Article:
America is drifting toward geopolitical disaster
In his 1987 classic, “The Rise and Fall of the Great Powers,” English historian Paul Kennedy identified economic instability and long, debilitating wars as the principal causes of the decline and/or collapse of great powers throughout modern history. He described these circumstances as “imperial overstretch,” a condition arising from chronic imbalance between global obligations and the economic resources needed to meet them.
Soon thereafter, Kennedy’s thesis was validated by the unexpected collapse of the Soviet Union in 1991. In his examination of the world’s other superpower, Kennedy posited that while America’s pathologies were far less acute than Russia’s, the United States was not permanently immune from the risks of imperial overstretch.
Now, 35 years later, his prescience is again being demonstrated by alarming evidence of a dangerous and growing imbalance between the United States’s worldwide obligations and the economic resources required to meet them. At present, the U.S. may be facing a “perfect storm” of worsening political polarization at home and increasingly aggressive enemies abroad.
The most significant geopolitical development in this century has been the extraordinary rise of China and the parallel decline of the United States in the realms of military strength, economic power, and internal cohesiveness. The principal cause of America’s decline has been a series of self-inflicted wounds — most notably, two long, debilitating foreign wars that, despite immense economic commitment, ended disastrously and left a legacy of failed leadership, political polarization and vastly diminished American credibility worldwide.
Making America’s global position even more perilous are three militarily formidable authoritarian powers that share China’s longstanding goal of overthrowing what they view as the “oppressive hegemony” of the United States: Russia, Iran and North Korea. These four nations, though not in formal alliance, consistently act in concert whenever they perceive an opportunity to advance their joint project of weakening the United States.
Showing that we apparently have learned nothing from our mistakes in Iraq and Afghanistan, the United States has wholeheartedly led the NATO alliance into a proxy war against Russia in Ukraine, once again entering a potentially protracted conflict with no clearly stated objectives or viable exit strategy, yet definitely consuming vast amounts of NATO money and weaponry. The stalemated reality of this war — confirmed by Ukraine’s recent successful counter-offensive — reveals that America, Russia and Ukraine cannot and will not accept defeat, thereby ensuring that the war likely will drag on with all the attendant risks of miscalculation, and potential escalation.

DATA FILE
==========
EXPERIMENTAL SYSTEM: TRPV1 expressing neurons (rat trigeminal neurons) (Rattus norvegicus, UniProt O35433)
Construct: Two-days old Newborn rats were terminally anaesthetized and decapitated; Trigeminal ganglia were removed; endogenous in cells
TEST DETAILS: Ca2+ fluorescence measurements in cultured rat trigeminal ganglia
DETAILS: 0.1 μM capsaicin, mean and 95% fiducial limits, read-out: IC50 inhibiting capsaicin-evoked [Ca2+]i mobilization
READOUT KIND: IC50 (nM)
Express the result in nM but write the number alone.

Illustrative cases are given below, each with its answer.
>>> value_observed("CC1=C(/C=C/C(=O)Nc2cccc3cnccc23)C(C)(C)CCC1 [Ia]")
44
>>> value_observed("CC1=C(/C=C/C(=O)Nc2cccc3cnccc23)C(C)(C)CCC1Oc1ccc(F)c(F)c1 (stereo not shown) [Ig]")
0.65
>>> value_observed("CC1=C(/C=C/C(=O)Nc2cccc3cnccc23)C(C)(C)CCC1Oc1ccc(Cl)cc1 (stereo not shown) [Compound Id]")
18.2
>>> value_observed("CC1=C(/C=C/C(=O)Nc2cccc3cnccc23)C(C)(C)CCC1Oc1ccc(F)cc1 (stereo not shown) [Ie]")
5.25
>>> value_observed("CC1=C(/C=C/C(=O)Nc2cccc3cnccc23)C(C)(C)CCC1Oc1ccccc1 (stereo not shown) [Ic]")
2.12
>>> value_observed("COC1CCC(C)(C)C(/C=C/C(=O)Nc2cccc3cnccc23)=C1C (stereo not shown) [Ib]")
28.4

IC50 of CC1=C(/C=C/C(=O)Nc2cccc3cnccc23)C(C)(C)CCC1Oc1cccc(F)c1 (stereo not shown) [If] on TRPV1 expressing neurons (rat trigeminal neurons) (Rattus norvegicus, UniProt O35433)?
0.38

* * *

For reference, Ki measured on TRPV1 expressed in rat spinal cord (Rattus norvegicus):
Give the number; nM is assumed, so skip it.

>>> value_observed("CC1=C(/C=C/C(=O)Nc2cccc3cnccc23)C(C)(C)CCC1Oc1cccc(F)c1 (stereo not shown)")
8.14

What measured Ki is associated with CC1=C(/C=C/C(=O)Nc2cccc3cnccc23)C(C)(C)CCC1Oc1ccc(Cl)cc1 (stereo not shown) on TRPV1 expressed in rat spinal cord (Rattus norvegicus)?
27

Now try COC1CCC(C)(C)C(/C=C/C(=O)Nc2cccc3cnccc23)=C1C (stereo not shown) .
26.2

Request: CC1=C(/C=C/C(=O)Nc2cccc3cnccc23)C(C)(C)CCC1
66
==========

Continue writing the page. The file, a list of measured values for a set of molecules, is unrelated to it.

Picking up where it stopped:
These daunting challenges would sorely test the United States world position, even if our country enjoyed the conditions of social cohesion and economic dominance to which we heretofore have been accustomed. Tragically, neither of these conditions exists today. America has become not only an economically battered nation but also, in Lincoln’s famous phrase, “A house divided against itself.” The reality of our national polarization finds no better illustration than the fact that, in the past two years, our chief political and military leaders have publicly declared that the greatest threats to our national security are not to be found in Russia or China but, rather, among our own citizens who have been broadly tarred with the brush of racism, white supremacy and domestic terrorism.
As the nation approaches profoundly consequential midterm elections, polling shows most Americans view the country as being “on the wrong track,” and this is bad news for the Democratic Party, which holds the White House and majorities in the House and Senate. Similarly, the issues that most concern voters — the economy, inflation, crime and the southwest border crisis — are not the ones that most animate the Democratic Party’s progressive base, which is much more responsive to the ideologically-tinged issues of gender, race and climate change.
What is bad news for the entire country is that the yawning chasm dividing not just the two political parties but society at large shows no sign of narrowing anytime soon, and as domestic economic and foreign pressure points continue to grow, the likelihood is that our situation will get worse before it gets better. When our people are encouraged to think that our history is worthy of nothing but self-loathing, and when we come to see opponents as not just having different ideas but being defective as persons or by virtue of their race or class, dark days are ahead for a country that once plausibly saw itself as mankind’s last, best hope.
William Moloney is a Senior Fellow in Conservative Thought at Colorado Christian University’s Centennial Institute who studied at Oxford and the University of London and received his doctorate from Harvard University. He is a former Colorado Commissioner of Education.